Says Crites, "We used Trans-Solutions to do baggage system simulation studies; once again, as nuances to different designs were proposed, we could understand those nuances using a computer-based simulation, and understand cause and effect.
"We liked the idea of having different sets of eyes out there and sharing ideas across teams through a central design and simulation exercise. That way, we could get the best leverage off of those ideas."
After funding, the single biggest challenge when installing an in-line baggage screening system, says Crites, may be its integration. Early on when DFW officials toured other airports to see their in-line systems, he says, it was the need for a central monitoring room that became most evident. DFW, like most airports, was not set up to integrate the systems it had in place.
The end result for DFW is one central monitoring room for the hub's entire integrated system. It used as a primary model a facility San Francisco International had just installed for its new international terminal. "Remember, this was all new to TSA," recalls Crites. "They were not certain they could do this yet [on a hub-wide basis].
"SFO was able to network on the order of six machines. The aspect of going out and trying to network 54 machines, the benefits could be huge. You would use just a fraction of the labor. We started designing the room; working with the EDS supplier to develop the software capability to send all these images to one location; working with TSA to ensure that the protocols would be there so they could make use of this room. It's working out very well. The manpower savings could be huge."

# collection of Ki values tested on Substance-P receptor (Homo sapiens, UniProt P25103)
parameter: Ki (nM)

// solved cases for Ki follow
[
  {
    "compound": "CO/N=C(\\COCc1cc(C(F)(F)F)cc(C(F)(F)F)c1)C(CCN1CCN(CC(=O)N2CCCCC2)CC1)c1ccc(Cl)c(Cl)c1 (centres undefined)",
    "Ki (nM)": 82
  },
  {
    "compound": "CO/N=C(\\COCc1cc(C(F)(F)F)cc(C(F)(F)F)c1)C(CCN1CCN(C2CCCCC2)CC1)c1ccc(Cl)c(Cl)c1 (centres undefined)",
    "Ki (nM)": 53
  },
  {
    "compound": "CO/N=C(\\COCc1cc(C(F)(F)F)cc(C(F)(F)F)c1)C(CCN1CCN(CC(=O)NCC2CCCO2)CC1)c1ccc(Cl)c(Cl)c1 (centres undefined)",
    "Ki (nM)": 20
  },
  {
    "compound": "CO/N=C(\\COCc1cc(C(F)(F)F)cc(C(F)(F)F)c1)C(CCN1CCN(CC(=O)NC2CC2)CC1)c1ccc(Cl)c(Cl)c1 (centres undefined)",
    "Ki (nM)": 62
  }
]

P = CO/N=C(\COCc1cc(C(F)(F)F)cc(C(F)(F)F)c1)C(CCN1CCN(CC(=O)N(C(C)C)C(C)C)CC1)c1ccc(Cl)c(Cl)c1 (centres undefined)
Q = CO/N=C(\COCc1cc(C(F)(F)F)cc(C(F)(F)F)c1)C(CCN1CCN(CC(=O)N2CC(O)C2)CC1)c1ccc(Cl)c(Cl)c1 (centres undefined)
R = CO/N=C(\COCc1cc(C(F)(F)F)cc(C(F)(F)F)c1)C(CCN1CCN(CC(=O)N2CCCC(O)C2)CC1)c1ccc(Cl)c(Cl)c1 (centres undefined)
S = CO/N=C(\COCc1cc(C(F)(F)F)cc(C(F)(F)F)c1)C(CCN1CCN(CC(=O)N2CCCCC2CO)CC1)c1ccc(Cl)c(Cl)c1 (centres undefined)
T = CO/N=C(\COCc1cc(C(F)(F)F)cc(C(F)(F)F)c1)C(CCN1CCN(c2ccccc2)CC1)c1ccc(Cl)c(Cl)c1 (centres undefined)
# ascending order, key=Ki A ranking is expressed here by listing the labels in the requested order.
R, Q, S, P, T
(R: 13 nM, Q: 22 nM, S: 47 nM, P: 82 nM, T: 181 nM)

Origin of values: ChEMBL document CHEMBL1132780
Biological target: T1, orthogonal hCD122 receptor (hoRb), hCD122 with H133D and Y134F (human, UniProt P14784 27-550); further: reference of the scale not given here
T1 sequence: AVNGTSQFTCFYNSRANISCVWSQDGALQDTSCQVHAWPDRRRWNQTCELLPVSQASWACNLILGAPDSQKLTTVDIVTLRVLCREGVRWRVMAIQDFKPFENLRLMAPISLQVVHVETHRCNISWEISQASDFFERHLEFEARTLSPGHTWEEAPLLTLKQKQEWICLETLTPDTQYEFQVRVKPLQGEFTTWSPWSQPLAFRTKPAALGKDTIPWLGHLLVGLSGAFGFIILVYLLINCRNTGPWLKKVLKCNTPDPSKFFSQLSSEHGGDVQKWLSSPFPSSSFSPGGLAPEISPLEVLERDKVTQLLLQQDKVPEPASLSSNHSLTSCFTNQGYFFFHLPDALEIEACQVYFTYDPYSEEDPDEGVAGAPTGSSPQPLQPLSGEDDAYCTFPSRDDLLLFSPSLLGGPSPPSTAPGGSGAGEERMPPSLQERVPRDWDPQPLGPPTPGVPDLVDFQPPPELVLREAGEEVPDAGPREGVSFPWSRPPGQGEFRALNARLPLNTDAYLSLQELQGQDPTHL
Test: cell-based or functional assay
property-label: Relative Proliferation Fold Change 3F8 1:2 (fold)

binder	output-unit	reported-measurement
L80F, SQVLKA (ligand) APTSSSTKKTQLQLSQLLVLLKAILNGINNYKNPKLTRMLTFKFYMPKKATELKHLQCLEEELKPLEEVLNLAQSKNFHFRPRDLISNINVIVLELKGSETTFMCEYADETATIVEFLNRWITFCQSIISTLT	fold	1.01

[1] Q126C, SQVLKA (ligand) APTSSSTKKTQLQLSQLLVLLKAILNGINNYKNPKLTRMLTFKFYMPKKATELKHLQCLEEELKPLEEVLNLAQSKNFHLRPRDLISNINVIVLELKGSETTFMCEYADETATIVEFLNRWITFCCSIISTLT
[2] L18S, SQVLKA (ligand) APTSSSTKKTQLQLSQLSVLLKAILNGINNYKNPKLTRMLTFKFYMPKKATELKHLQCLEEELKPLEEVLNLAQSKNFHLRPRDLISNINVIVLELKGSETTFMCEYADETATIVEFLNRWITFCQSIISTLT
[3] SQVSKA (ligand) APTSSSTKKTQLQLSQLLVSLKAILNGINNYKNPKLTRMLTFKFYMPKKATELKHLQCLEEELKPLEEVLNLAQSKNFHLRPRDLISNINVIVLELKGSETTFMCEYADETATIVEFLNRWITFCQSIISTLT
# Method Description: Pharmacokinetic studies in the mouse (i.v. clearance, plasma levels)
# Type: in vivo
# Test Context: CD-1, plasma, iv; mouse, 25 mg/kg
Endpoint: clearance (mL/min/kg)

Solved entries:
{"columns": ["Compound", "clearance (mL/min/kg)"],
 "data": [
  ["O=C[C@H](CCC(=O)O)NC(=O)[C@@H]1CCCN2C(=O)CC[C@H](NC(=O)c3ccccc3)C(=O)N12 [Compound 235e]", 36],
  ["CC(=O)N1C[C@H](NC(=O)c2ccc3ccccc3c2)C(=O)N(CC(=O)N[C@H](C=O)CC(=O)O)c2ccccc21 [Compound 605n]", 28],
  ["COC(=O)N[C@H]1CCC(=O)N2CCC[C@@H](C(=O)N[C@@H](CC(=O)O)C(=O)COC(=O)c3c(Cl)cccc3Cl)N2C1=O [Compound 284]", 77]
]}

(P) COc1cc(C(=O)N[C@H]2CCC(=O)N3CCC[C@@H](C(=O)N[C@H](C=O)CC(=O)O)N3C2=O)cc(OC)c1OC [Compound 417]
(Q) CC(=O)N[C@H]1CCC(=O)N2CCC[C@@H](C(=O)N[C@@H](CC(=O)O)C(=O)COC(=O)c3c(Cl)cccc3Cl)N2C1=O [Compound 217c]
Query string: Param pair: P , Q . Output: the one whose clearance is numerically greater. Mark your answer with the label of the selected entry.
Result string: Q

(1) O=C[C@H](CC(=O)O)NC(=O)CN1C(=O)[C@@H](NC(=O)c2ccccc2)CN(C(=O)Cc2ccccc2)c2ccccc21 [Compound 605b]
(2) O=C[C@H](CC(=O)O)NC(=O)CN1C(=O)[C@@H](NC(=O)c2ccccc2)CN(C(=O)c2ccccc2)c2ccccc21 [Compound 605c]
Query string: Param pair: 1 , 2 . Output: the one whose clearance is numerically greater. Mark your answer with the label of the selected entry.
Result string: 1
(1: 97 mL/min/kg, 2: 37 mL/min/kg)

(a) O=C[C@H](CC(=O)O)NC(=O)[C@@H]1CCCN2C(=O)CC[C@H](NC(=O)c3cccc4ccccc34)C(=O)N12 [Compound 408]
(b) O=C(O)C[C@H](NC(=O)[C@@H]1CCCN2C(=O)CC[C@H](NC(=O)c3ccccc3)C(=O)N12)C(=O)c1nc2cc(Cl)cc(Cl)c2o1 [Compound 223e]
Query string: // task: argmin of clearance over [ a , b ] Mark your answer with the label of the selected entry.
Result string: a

As TSA and other airports look for future installations of in-line systems, Crites sees systems integration as bringing the greatest benefits. "The idea of remote monitoring systems, in a real--time way, will enable them to be more creative in the future when implementing an in-line solution at airports," he says. "It can save even more money, and afford greater flexibility."
Integrated design seamlessly blends security functions into a natural traffic flow at Terminal D.
The first 24 hours of operation of a vast, underground baggage-screening system at Dallas/Fort Worth Airport's Terminal E 1.5 went without a hitch, officials said Monday.